Paducah, KY -- The city of Paducah is a growing community, but city leaders are looking at cutting its fire protection services.
Paducah Mayor Bill Paxton said at the onset of Tuesday night's discussion that the city commissioners recently voted for a tax increase with the understanding that in making such a bold move, they'd have to examine ways to streamline the way the city does business. Cutting fire fighter positions is one avenue they're exploring to make the city run more efficiently with those tax dollars.
A task force of city leaders compiled data in a report weighing the pro's and con's of cutting fire fighter positions through attrition-- that means no one will be fired, but when the fire fighters retire or quit-- the positions will not be filled.
Already steps have been taken to trim operating costs by cutting back on fire department response to false alarms and medical calls where paramedics are already en route. But cutting operating costs won't take a very large chunk out of the department's $5.9 million budget. The largest percentage of the budget is made up of personnel salaries. Cutting nine fire fighter positions could save the city an estimated $623,000 a year.
"It's business like everything else. We need to look at the way we spend money and you can't look at something and say we're not going to look at that. If you do, you're not doing your job. That's what we're here to do. We're here to run a more efficient city," said Paducah City Commissioner Buz Smith.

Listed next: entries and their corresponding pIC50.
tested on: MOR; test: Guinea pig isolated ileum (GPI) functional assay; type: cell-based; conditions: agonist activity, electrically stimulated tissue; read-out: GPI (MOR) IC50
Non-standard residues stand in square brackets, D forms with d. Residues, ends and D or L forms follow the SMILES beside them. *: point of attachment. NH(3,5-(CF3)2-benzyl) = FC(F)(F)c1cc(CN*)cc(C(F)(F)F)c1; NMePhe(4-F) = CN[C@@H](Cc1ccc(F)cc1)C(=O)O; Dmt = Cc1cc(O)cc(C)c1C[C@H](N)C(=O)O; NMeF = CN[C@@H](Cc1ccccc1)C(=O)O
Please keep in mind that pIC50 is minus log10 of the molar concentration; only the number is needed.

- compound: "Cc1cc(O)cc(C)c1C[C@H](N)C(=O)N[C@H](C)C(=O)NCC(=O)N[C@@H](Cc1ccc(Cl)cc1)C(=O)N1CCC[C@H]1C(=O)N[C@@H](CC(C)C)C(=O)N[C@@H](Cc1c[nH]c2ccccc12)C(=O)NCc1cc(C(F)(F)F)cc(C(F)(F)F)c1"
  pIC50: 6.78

Some argue it's just not safe in a growing city like Paducah to cut back on protection services.
"You want the city to grow, you want businesses to come here. I believe you're sincere about that. All I ask is that you take the fire department with you," said Paducah Fire Chief Redell Benton.
The proposed cuts would drop the fire department to 60 strong and would mean there would be 17-20 fire fighters per shift to respond to calls versus the current crews of 23. According to fire fighters--crews that size can't protect the city of Paducah during a large blaze or should two fires ignited around the same time---and attempting to do so could put fire fighters at risk.
"All we want is what's best for the citizens of Paducah. I don't get any more money for it. But you know what I do get is hopefully tomorrow morning I go home to my family because there was enough people there to do the job that needed to be done," said International Association of Fire Fighters Local 168 President Barry Carter.